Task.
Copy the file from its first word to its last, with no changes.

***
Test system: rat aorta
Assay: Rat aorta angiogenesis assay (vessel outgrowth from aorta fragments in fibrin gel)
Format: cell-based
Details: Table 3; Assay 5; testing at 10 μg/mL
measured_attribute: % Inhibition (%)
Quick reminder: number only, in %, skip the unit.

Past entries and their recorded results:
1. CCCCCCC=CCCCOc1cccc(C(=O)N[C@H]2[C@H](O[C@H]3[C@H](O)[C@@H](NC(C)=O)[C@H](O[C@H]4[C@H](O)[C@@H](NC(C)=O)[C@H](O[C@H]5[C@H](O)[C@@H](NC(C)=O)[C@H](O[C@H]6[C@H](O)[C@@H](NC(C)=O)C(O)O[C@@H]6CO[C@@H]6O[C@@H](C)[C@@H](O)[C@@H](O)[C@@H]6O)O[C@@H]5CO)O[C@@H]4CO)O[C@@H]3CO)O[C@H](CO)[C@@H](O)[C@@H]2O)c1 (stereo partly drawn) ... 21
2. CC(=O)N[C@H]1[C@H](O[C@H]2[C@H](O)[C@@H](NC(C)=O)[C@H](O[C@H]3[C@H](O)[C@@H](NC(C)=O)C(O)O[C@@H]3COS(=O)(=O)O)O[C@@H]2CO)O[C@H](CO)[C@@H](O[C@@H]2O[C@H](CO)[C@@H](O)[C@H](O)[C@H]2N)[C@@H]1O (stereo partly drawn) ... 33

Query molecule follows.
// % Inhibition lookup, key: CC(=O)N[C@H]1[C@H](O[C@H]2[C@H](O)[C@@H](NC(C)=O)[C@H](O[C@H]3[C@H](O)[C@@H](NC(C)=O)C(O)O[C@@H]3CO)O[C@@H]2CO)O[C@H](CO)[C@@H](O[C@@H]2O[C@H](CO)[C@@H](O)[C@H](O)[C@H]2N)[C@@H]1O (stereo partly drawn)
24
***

Test system: rat aorta
Assay: Rat aorta angiogenesis assay (vessel outgrowth from aorta fragments in fibrin gel)
Format: cell-based
Details: Table 3; Assay 5; testing at 10 μg/mL
measured_attribute: % Inhibition (%)
Quick reminder: number only, in %, skip the unit.

Past entries and their recorded results:
1. CCCCCCC=CCCCOc1cccc(C(=O)N[C@H]2[C@H](O[C@H]3[C@H](O)[C@@H](NC(C)=O)[C@H](O[C@H]4[C@H](O)[C@@H](NC(C)=O)[C@H](O[C@H]5[C@H](O)[C@@H](NC(C)=O)[C@H](O[C@H]6[C@H](O)[C@@H](NC(C)=O)C(O)O[C@@H]6CO[C@@H]6O[C@@H](C)[C@@H](O)[C@@H](O)[C@@H]6O)O[C@@H]5CO)O[C@@H]4CO)O[C@@H]3CO)O[C@H](CO)[C@@H](O)[C@@H]2O)c1 (stereo partly drawn) ... 21
2. CC(=O)N[C@H]1[C@H](O[C@H]2[C@H](O)[C@@H](NC(C)=O)[C@H](O[C@H]3[C@H](O)[C@@H](NC(C)=O)C(O)O[C@@H]3COS(=O)(=O)O)O[C@@H]2CO)O[C@H](CO)[C@@H](O[C@@H]2O[C@H](CO)[C@@H](O)[C@H](O)[C@H]2N)[C@@H]1O (stereo partly drawn) ... 33

Query molecule follows.
// % Inhibition lookup, key: CC(=O)N[C@H]1[C@H](O[C@H]2[C@H](O)[C@@H](NC(C)=O)[C@H](O[C@H]3[C@H](O)[C@@H](NC(C)=O)C(O)O[C@@H]3CO)O[C@@H]2CO)O[C@H](CO)[C@@H](O[C@@H]2O[C@H](CO)[C@@H](O)[C@H](O)[C@H]2N)[C@@H]1O (stereo partly drawn)
24